In Michael Mann’s engrossing exercise in ’70s-conspiracy-movie nostalgia, Lowell Bergman (Al Pacino), a producer at 60 Minutes, makes contact with a chemist named Jeffrey Wigand (Russell Crowe) and convinces him to reveal that tobacco companies fiddled with the nicotine content of cigarettes. The movie, which anatomizes the corporate-media culture as an ominous vertical system, presents CBS’ decision not to run the story as the end of Western journalistic integrity as we know it. Except that the system didn’t fail—it triumphed. (It was 60 Minutes that failed.) The Insider is a good but far from great movie because it presents truth telling in America as far more imperiled than it is. As Mike Wallace, Christopher Plummer is the juicy quintessence of ham. B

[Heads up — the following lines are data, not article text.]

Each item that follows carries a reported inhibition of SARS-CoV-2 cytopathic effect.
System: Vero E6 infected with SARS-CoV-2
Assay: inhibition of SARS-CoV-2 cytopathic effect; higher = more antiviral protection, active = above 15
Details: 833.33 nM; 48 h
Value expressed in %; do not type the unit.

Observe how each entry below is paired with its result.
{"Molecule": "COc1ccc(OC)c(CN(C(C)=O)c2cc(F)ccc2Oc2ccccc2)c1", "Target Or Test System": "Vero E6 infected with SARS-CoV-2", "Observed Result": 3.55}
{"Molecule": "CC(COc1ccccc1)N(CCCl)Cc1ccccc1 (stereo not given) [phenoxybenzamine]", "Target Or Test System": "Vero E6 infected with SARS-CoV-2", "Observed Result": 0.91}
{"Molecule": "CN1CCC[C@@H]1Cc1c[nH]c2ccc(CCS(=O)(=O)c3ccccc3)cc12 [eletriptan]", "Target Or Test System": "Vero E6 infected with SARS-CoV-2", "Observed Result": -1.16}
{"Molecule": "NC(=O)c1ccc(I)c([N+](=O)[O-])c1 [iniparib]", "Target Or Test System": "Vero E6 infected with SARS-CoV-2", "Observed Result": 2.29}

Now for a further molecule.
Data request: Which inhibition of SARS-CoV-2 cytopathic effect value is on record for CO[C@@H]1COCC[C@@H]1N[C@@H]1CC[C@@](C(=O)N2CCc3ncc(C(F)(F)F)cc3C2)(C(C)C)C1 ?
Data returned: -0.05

The Insider In Michael Mann's engrossing exercise in '70s-conspiracy-movie nostalgia, Lowell Bergman (Al Pacino), a producer at 60 Minutes, makes contact...The InsiderMystery and Thriller, Drama, HistoricalR In Michael Mann's engrossing exercise in '70s-conspiracy-movie nostalgia, Lowell Bergman (Al Pacino), a producer at 60 Minutes, makes contact...1999-11-12Michael Gambon
Genre: Mystery and Thriller, Drama, Historical; Starring: Russell Crowe, Al Pacino, Michael Gambon; Director: Michael Mann; MPAA Rating: R
Posted November 12 1999 — 12:00 AM EST
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